Raygan loves a good horror movie. She loves a good comedy. She's not necessarily well versed in filmmaking like Chad and I, but she definitely helps us out a lot with what someone who is not a filmmaker, who's attending the festival, would be interested in. That’s very valuable to us because sometimes we can kind of get too into ourselves. You're in that whole circle of filmmaking, friends and the independent filmmaking industry and you're like, this is what we like and we don't care what everybody else likes. And then Raygan kind of reality checks us and goes, “You know what, I really liked this and here's why. And this is why, you know, someone who's not really into filmmaking but loves movies — here's why they would like it too.” She definitely brings a fresh perspective as to what we should play and what we should remember to consider in our lineup.

GenreBlast has a very eclectic lineup. You’ve played exploitation, grindhouse, psychological horror, art house horror, documentary, animation, and so much more. Is there any genre or any type of film which isn't of interest to the GenreBlast programmers?

Filmmakers Saba (left) and Eliaz Rodriguez (right) chat between screenings at GenreBlast 2018.

Filmmakers Saba (left) and Eliaz Rodriguez (right) chat between screenings at GenreBlast 2018.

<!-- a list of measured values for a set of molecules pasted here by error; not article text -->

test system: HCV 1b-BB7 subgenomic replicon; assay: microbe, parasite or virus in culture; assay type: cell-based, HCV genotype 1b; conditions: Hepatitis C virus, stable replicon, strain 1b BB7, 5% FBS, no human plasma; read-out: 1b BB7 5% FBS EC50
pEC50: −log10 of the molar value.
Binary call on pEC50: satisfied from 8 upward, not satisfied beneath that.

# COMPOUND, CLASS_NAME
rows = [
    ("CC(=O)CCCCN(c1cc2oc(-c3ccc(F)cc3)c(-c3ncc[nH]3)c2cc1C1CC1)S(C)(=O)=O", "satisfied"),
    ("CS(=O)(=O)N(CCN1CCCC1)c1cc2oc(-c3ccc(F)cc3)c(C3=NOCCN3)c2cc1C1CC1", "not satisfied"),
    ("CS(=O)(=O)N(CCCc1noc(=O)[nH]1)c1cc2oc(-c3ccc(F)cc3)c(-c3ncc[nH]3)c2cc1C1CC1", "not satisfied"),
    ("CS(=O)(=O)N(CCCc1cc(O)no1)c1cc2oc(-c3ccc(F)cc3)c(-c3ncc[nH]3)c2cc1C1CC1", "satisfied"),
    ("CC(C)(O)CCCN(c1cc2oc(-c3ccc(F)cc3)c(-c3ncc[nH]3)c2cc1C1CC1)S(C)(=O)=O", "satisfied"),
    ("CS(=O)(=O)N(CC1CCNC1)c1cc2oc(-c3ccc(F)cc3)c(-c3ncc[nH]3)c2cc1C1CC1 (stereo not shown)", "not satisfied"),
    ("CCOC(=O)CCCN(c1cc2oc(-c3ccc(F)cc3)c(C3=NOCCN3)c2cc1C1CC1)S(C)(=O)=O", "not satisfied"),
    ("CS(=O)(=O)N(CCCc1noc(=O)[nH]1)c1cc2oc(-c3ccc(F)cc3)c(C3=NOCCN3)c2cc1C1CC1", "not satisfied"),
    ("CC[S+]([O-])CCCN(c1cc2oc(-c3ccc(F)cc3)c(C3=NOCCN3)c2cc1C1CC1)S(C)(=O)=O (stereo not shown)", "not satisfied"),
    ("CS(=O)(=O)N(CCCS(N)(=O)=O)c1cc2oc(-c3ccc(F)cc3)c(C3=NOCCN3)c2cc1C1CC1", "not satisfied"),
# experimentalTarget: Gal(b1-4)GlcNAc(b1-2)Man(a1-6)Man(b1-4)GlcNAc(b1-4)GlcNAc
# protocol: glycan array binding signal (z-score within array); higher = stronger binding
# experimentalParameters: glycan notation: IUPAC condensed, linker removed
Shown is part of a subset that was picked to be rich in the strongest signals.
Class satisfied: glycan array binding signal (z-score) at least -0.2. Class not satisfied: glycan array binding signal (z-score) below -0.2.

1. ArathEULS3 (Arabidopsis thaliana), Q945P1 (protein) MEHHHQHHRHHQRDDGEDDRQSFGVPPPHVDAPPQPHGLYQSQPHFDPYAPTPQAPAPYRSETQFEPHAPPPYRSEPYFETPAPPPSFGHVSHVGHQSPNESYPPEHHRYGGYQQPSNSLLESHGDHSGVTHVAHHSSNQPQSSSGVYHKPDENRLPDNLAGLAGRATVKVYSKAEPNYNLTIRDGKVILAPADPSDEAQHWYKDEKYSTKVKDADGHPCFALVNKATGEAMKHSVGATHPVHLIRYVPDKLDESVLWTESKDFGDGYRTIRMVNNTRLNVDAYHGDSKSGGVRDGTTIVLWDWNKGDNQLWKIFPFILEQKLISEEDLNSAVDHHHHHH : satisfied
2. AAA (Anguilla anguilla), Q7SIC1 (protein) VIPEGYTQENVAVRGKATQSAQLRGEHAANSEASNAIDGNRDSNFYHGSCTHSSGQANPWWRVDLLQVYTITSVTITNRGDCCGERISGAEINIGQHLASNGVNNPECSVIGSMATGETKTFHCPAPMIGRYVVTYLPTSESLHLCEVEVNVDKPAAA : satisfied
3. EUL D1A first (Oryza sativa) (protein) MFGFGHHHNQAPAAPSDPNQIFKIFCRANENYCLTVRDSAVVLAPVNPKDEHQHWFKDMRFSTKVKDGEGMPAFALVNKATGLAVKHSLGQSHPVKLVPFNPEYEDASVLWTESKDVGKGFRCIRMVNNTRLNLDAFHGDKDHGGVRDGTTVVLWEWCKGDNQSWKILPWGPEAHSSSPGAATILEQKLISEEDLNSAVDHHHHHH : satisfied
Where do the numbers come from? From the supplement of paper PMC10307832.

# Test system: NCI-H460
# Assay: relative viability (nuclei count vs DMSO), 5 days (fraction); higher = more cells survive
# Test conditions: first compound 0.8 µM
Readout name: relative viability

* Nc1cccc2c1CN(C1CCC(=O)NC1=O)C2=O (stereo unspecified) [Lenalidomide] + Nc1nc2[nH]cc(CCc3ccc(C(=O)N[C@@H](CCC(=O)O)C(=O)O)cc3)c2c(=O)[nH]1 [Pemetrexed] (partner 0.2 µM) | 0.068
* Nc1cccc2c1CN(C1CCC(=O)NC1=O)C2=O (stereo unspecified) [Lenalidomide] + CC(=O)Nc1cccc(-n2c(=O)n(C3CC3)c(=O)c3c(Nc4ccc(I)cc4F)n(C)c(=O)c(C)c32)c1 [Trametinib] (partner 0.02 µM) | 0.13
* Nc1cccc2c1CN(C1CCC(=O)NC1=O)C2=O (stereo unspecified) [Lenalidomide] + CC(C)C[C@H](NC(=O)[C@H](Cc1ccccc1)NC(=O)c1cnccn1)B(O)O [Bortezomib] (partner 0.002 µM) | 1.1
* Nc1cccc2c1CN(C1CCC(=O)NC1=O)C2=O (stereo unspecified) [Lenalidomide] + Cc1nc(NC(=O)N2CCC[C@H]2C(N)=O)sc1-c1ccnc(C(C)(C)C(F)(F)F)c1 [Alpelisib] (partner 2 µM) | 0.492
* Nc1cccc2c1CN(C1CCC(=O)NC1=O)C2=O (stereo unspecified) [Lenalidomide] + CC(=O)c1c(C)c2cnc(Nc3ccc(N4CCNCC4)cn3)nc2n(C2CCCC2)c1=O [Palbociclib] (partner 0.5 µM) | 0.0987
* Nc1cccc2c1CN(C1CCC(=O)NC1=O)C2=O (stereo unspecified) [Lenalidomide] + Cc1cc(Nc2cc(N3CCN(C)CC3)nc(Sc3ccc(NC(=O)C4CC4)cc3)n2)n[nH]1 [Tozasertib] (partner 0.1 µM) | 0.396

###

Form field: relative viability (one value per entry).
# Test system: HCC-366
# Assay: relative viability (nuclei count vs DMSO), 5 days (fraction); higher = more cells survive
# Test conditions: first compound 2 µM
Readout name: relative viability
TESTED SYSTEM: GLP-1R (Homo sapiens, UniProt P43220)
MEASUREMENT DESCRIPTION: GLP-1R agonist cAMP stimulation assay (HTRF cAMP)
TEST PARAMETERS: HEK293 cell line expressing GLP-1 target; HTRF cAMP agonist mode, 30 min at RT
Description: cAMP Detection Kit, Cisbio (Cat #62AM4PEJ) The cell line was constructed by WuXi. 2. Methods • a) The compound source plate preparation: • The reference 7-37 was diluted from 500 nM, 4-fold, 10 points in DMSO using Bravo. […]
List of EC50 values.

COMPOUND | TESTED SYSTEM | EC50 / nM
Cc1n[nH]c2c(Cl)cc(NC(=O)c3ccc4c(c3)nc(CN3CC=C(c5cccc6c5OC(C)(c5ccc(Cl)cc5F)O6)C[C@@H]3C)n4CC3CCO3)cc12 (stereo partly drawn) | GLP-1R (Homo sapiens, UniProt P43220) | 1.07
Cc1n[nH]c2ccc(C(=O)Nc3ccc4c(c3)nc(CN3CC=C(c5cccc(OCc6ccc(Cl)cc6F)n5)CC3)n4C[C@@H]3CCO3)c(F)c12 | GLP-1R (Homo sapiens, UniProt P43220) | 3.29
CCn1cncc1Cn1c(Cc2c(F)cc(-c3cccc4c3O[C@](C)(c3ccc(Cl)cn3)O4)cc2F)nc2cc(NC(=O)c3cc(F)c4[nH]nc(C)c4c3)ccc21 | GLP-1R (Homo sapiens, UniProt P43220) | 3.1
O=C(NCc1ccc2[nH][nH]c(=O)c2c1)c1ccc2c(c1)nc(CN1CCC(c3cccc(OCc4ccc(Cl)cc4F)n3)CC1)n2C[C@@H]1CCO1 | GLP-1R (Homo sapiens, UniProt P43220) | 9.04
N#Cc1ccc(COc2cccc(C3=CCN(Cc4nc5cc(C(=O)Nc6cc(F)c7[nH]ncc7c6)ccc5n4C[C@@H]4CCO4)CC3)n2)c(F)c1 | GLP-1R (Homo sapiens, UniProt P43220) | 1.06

There isn't a particular genre that is not of interest to GenreBlast. We have found that we do get pigeonholed. There are people out there who already assume that we only play horror films or crazy midnight movies and stuff like that. Therefore we've been typecast as a film festival because we do play those things and they get a lot of notoriety. But we will play anything that interests us like a really cool, crazy mix tape. You know, we have played some dramas before. We do play a lot of short films that are even more all over the place than our feature films just because there are more short films submitted to us over the course of any season. And there's a larger variety of genres and sub genres of short films than there are feature films. Also, marketability of feature films plays into what your genre of film is, too. You can pretty much get away with a lot with a short film that you can't really get away with a feature film unless you're not planning to sell it or distribute it.